TRALAC - Trade Law Centre

Africa’s worth in bilateral trade hinges on talks

Thursday, 07 February 2008

Source: Business Daily Africa

To reorient its economic policy towards Sub-Saharan Africa (SSA) and focus more on promoting American private sector involvement in Africa and to increase the role of trade and investment as vehicle for supporting African economic development, the US came up with the African Growth Opportunity Act (AGOA).

The shift in economic policy was based on the realisation that aid, its exclusive policy for promoting development and advancing American interests, had been inadequate, given the need to establish real partnerships dictated by the neo-classical paradigm. The idea was to create a unified global economy, hence the demand for further liberalisation that would enhance international trade, foreign investment and global economic cooperation.

The paradigm is designed to act as an incentive for Western companies to tap into markets in the developing world by creating conditions under which these companies will, feel at home. Those conditions include market liberalisation, privatisation, and limited state participation in the economy.

The message to developing countries is they stand to gain from more trade rather than less trade. The reality, however, is that Western companies benefit a lot more from freer trade in comparison to SSA. Developing countries had to undergo painful adjustment processes to attract foreign investment.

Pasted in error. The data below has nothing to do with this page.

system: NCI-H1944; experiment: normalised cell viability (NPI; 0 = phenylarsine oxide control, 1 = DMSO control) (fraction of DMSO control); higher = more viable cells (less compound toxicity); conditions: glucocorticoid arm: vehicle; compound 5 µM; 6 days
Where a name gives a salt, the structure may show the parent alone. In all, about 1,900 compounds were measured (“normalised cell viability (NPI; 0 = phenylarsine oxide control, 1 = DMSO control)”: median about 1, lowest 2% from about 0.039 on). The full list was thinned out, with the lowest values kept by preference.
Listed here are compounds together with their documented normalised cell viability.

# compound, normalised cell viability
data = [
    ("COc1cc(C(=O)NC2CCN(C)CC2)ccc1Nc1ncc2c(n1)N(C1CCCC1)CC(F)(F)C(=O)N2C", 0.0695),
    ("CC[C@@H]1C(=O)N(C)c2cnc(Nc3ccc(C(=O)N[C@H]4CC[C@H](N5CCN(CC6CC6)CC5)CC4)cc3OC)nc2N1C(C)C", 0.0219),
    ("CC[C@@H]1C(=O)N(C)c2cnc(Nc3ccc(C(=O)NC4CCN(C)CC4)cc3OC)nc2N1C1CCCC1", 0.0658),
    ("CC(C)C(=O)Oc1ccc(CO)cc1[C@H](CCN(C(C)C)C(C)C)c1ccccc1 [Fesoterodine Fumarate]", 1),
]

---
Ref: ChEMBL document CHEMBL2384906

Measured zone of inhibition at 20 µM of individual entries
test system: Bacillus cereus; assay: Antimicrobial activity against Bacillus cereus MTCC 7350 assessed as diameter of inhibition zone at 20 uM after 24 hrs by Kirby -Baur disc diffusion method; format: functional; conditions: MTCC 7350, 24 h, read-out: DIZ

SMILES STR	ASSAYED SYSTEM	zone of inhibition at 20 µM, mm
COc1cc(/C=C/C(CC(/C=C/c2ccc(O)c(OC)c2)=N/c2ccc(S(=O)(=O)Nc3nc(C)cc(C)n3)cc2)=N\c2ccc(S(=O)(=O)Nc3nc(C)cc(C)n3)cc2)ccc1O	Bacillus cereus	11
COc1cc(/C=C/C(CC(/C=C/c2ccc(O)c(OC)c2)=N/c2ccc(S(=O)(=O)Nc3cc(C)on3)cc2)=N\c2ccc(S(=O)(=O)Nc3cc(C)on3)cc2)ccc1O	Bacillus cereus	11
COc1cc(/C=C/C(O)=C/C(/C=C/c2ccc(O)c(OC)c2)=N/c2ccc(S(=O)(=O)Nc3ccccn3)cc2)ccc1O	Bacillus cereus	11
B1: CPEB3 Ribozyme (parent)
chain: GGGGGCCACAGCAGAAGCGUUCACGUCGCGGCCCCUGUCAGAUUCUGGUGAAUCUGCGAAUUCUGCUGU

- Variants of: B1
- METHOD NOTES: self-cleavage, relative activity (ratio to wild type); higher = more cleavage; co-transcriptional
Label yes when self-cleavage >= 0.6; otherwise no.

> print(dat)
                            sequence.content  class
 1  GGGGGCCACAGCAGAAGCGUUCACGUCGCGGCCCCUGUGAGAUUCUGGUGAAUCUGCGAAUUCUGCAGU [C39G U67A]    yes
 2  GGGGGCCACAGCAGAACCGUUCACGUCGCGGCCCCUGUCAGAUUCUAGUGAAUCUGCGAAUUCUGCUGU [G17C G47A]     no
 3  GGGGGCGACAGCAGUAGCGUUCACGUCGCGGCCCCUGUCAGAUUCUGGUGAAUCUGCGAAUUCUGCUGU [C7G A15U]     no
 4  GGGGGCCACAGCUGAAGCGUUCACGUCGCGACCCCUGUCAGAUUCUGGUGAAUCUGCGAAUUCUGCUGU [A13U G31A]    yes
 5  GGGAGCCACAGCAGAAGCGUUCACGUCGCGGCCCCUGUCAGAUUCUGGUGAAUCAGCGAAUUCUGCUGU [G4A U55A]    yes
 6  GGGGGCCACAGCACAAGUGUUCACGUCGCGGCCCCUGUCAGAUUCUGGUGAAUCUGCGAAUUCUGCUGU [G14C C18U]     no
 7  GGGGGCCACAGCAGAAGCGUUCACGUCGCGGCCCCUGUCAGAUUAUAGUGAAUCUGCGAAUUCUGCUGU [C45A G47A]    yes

The question then is, what is in it for SSA in general and Kenya in particular? There was apprehension, and rightly so, that the policy made no attempts to be sensitive to the peculiar demands of economic development imposed on African economies.

Examined from a developmental perspective, SSA countries do not stand to gain much from the extended trade benefits under Agoa unless their capacity to produce and supply the US market is enhanced. Trade arrangements ought to be consistent with SSA countries’ industrialisation strategies which dictate selective market liberalisation.

A SSA country will not be eligible to participate in programmes and projects or receive assistance under the Agoa unless the President of the US determines that; it has established or is making continual progress towards a market based economy, the rule of law and political pluralism, amongst others.

A perusal of the Agoa reveals that it gives the US considerable discretion. While the Act is inadequate in several respects, it should be noted it is but a minimalist first step towards a meaningful US-SSA trade. SSA countries, therefore, should negotiate more suitable bilateral trade agreements.

By Emmanuel Wetang’ula